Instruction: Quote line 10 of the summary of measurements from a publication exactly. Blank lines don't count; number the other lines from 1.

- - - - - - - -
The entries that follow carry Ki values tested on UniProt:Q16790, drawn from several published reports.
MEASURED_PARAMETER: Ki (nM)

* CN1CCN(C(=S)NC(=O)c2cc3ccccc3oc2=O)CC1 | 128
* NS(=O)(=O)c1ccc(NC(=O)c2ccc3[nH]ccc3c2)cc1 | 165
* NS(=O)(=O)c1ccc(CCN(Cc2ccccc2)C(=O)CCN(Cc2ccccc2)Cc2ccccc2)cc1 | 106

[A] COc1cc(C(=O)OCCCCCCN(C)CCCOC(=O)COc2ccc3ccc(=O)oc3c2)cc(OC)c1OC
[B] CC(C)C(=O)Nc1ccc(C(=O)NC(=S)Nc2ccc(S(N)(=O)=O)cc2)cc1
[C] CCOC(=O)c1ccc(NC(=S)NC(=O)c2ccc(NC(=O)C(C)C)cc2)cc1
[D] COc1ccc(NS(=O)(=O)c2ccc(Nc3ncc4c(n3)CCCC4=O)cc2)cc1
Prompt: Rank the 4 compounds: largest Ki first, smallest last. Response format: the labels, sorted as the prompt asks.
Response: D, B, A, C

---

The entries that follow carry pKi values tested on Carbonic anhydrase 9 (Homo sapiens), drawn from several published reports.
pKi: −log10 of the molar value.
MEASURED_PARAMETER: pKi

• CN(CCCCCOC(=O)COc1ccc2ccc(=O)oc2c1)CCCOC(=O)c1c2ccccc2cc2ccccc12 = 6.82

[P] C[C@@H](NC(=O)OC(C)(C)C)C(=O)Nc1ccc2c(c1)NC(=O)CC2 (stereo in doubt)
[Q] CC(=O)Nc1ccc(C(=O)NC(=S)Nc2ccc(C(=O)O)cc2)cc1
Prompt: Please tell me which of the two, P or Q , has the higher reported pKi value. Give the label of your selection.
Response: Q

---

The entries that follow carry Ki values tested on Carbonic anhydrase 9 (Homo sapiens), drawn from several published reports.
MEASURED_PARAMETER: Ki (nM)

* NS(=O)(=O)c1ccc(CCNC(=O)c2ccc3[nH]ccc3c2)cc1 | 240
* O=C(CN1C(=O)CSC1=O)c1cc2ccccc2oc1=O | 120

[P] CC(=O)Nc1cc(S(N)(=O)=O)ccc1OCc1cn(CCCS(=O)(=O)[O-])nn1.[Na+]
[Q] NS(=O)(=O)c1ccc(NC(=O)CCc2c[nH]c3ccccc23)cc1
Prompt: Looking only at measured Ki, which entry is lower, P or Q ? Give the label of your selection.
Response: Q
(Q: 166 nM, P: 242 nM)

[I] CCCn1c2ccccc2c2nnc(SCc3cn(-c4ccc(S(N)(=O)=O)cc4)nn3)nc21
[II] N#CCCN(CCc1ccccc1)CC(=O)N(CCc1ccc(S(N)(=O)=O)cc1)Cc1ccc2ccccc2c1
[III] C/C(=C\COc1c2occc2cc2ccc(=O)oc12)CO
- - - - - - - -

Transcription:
Prompt: Rank the 4 compounds: largest Ki first, smallest last. Response format: the labels, sorted as the prompt asks.